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2012 Veuve Clicquot Ponsardin La Grande Dame

Removed from a professional wine storage facility; Purchased direct from a distributor

Disgorged 02/2020

Removed from a professional wine storage facility

3 available
Bid *

Removed from a professional wine storage facility; Purchased direct from a distributor

5 available
Bid *
Ends Sunday, 7pm Pacific

RATINGS

96Wine Enthusiast

...rich and impressive...crisp edge that makes the fruit shine. Apple and citrus flavors are integrated into a mineral vein.

95Wine Spectator

Fine and graceful, this dances across the palate with its bright, well-defined freshness and detailed flavors of Mandarin orange, toast point, crème de cassis and minerally oyster shell. Subtle in its intensity, with all the pieces seamlessly knit into an elegant whole.

94James Suckling

Aromas of lime zest, lemon and brioche follow through to a full body with a round, creamy texture, fine bubbles and a delicious finish... Lots of elegance and energy in this.

93Vinous / IWC

Green apple, pear, mint and white pepper add a brilliant aromatic top register.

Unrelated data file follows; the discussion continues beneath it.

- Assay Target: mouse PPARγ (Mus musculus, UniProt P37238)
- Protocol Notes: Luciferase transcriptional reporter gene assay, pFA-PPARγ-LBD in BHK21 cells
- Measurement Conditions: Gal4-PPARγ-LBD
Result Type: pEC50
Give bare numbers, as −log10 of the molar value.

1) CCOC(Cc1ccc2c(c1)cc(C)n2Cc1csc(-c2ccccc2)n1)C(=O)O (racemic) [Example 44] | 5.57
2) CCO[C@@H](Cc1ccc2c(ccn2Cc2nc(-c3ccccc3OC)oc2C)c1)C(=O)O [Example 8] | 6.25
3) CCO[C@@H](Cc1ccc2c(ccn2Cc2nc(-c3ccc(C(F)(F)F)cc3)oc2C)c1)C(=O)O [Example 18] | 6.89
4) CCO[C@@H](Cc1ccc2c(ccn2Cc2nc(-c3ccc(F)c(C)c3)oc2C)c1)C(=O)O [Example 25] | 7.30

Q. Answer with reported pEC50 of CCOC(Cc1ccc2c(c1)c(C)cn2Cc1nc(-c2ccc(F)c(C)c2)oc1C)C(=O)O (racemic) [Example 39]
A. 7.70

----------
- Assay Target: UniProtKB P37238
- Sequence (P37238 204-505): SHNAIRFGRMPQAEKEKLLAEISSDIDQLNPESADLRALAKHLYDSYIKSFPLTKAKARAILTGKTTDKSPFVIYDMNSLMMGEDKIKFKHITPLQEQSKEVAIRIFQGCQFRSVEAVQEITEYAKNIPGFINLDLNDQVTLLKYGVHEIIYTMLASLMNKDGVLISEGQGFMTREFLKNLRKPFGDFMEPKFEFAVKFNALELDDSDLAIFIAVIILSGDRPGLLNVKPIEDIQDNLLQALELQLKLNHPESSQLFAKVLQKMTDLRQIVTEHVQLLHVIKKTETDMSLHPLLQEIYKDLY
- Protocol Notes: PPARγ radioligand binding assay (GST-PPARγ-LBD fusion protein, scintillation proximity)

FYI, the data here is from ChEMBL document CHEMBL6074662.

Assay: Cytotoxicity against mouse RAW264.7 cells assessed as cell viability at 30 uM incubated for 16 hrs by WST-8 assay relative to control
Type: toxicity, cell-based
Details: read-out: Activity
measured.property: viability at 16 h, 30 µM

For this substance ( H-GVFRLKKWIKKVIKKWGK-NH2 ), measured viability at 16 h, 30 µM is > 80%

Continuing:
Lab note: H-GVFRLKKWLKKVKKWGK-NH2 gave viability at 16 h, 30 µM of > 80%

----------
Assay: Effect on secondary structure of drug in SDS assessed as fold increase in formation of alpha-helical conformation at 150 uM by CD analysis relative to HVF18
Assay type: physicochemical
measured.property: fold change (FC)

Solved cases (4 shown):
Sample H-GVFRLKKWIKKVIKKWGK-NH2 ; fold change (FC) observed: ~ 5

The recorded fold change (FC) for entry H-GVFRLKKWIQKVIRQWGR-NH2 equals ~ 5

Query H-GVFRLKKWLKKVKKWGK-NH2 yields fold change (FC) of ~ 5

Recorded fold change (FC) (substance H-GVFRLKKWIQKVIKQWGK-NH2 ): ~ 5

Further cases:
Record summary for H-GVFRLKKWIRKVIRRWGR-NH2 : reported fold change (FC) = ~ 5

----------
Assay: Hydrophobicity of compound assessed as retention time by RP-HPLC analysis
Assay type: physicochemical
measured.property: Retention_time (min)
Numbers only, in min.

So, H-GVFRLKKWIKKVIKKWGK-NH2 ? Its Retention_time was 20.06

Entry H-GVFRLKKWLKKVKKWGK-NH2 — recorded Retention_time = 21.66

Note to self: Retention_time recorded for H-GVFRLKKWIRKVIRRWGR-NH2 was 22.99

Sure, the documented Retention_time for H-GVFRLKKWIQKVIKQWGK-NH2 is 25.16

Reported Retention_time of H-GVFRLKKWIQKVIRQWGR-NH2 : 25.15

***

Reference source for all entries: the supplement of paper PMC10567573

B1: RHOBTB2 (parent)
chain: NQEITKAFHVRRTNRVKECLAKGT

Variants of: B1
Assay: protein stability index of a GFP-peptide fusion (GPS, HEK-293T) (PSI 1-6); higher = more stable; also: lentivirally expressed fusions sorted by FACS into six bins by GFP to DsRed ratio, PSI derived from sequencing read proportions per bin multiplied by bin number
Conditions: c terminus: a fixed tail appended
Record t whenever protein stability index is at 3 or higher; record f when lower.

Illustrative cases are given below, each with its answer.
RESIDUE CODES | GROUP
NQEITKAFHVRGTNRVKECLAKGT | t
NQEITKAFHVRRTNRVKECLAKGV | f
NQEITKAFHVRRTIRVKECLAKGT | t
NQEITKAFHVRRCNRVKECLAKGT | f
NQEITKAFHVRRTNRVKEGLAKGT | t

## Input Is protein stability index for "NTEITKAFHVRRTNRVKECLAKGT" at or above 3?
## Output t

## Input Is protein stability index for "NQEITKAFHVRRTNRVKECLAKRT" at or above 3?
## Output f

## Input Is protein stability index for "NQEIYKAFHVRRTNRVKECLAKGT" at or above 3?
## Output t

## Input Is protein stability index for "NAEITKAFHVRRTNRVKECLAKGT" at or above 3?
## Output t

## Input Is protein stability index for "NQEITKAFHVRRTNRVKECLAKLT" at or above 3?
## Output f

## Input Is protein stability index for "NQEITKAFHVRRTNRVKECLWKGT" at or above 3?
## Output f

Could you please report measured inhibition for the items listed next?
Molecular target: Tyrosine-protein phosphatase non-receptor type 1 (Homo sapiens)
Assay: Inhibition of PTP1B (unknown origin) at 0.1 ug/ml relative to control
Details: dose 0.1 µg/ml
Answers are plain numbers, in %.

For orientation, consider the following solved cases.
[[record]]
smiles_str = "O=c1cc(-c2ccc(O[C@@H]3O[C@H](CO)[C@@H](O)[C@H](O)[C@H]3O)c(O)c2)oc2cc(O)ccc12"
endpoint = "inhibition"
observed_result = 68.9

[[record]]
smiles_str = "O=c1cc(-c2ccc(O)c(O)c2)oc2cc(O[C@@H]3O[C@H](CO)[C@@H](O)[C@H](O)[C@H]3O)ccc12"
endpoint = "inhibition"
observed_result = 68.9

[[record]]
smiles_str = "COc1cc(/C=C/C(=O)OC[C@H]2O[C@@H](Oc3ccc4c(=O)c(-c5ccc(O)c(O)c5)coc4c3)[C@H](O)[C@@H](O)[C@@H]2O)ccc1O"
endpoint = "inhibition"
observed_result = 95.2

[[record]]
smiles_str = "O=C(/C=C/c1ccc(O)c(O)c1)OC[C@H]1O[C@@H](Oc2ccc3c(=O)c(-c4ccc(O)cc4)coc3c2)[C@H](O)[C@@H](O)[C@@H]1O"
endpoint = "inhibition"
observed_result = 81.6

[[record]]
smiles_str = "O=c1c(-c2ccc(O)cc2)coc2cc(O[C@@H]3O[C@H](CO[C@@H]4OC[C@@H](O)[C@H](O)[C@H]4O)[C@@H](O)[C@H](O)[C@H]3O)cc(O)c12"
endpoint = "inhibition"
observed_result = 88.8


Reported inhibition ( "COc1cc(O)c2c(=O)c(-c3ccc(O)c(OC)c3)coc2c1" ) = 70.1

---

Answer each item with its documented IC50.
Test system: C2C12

17.5Jancis Robinson

Notably mineral – even metallic – nose...structured, transparent, fresh and rewarding... Long and well balanced with some lift and even slight bitterness on the end.

REGION

France, Champagne

Champagne is a small, beautiful wine growing region northeast of Paris whose famous name is misused a million times a day. As wine enthusiasts and all French people are well aware, only sparkling wines produced in Champagne from grapes grown in Champagne can be called Champagne. Sparkling wines produced anywhere else, including in other parts of France, must be called something besides Champagne. Champagne producers are justifiably protective of their wines and the prestige associated with true Champagne. Though the region was growing grapes and making wines in ancient times, it began specializing in sparkling wine in the 17th century, when a Benedictine monk named Dom Pierre Pérignon formulated a set guidelines to improve the quality of the local sparkling wines. Despite legends to the contrary, Dom Pérignon did not “invent” sparkling wine, but his rules about aggressive pruning, small yields and multiple pressings of the grapes were widely adopted, and by the 18th and 19th centuries Champagne had become the wine of choice in fashionable courts and palaces throughout Europe. Today there are 75,000 acres of vineyards in Champagne growing Pinot Noir, Chardonnay and Pinot Meunier. Champagne’s official appellation system classifies villages as Grand Cru or Premier Cru, though there are also many excellent Champagnes that simply carry the regional appellation. Along with well-known international Champagne houses there are numerous so-called “producer Champagnes,” meaning wines made by families who, usually for several or more generations, have worked their own vineyards and produced Champagne only from their own grapes.